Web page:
To promote his 1956 film of Tennessee Williams’ Baby Doll, director Elia Karzan ordered what was the largest billboard in the world. The massive image of a pouting, nubile teenager thumb-sucking in her crib caused a scandal; audiences flocked but the critical response was muted.
Pierre Laville and Emily Mann recently adapted Baby Doll for the stage, returning us to that Mississippi hothouse where the loutish Archie Lee waits impatiently to bed his new wife but, as promised to her late father, only when she turns 20.
Trouble escalates when the Italian neighbour, suspicious that Archie has just burnt down his cotton gin, comes visiting and appears to beat Archie to the prize.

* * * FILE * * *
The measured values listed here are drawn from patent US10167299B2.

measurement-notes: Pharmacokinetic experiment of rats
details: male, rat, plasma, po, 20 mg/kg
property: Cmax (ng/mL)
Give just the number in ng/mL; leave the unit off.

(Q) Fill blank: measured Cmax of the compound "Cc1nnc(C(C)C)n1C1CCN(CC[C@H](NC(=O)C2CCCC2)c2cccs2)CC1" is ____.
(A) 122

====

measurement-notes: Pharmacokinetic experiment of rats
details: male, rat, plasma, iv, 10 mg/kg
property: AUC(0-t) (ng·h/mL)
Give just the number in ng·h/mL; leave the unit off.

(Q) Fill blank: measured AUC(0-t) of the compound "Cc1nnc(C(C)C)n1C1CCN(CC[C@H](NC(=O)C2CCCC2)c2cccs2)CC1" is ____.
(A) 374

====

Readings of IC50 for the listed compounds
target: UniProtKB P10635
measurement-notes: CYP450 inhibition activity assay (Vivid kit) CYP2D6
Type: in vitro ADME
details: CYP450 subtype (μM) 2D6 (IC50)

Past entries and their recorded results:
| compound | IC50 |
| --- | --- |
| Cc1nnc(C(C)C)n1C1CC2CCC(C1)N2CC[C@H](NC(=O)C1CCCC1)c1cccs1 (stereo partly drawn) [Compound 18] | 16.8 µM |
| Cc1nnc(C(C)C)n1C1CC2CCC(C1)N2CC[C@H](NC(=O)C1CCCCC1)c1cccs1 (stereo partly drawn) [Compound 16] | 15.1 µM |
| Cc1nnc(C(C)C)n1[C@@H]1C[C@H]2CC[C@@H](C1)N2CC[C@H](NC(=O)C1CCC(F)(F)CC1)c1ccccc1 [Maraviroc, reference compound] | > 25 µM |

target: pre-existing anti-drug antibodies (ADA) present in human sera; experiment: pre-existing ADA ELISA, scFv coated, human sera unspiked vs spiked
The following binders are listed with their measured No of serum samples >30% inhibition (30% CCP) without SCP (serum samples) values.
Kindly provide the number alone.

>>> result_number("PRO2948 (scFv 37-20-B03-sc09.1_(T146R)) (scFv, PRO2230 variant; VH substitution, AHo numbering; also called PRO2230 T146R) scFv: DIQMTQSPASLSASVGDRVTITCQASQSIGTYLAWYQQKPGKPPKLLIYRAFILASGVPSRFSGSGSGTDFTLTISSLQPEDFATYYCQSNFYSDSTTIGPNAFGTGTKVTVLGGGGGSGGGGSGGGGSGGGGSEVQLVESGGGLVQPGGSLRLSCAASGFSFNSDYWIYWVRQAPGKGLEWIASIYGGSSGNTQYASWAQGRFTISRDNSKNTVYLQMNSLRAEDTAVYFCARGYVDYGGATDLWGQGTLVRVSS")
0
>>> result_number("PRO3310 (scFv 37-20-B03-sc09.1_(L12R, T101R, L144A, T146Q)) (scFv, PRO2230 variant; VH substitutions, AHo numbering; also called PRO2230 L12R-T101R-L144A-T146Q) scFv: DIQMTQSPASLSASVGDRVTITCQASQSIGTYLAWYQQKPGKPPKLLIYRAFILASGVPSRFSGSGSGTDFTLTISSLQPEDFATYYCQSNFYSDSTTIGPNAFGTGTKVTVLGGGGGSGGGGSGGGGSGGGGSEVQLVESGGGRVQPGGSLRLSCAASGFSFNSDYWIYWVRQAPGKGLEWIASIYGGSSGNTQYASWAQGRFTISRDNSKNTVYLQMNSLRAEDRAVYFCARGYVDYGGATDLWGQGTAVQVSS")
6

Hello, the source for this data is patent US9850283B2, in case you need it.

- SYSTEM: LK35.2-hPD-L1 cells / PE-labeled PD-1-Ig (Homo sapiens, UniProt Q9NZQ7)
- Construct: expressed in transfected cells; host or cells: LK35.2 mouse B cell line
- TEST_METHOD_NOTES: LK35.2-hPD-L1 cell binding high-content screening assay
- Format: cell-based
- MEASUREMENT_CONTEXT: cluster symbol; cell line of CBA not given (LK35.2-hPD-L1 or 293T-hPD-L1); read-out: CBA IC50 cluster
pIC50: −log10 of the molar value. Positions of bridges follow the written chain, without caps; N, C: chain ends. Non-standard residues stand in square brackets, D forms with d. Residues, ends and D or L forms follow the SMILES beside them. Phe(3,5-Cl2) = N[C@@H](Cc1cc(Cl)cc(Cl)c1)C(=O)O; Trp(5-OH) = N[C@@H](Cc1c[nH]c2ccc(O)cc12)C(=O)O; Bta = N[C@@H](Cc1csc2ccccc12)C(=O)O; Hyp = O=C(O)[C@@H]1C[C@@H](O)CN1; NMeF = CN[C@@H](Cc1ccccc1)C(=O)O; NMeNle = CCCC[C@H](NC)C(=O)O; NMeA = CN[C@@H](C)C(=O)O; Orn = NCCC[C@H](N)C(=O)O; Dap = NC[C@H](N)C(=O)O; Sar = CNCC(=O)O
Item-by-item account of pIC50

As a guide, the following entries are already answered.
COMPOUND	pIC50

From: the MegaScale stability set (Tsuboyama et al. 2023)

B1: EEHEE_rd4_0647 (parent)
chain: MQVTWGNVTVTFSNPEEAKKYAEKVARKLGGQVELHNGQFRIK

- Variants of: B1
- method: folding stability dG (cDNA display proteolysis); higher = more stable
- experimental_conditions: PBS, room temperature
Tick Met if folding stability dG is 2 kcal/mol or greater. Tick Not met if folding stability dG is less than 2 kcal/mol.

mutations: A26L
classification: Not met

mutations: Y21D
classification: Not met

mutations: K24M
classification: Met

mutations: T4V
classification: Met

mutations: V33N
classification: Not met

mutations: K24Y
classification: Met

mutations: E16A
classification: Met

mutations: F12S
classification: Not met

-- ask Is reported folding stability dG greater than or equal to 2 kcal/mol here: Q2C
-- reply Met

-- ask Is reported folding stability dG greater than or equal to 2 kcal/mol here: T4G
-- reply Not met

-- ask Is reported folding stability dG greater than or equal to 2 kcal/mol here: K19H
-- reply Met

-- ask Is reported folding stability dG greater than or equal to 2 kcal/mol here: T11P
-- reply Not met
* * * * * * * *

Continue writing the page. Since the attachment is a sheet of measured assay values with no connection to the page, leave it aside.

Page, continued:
Jamie Oxenbould is compelling as Archie Lee, growing in impotent anger, while Socratis Otto is enigmatic and visceral as his nemesis, Silva. Kate Cheel takes all honours as the trapped, manipulative Baby Doll only just containing her sexual and social ache. Maggie Dence is the half-demented housekeeper, Aunt Rose Comfort.
Their gothic unfolding horrors are no surprise and – perhaps because of its origins as film – the storytelling is linear, while Williams’ usually brooding subtext is played strongly out front on the small Ensemble stage.
But backed by Anna Tregloan’s effective elevation of Baby Doll’s elusive retreat, director Shaun Rennie draws out finely detailed performances, all tense and steamy – as the undergrowth spreads across the yard. Tregloan’s 1950’s costuming is also expressive.
Via film to stage, we now happily have another Williams play, not a masterpiece, but certainly a new fantastical set of his seething and entwined characters. They’re worth meeting.
Photographer: Prudence Upton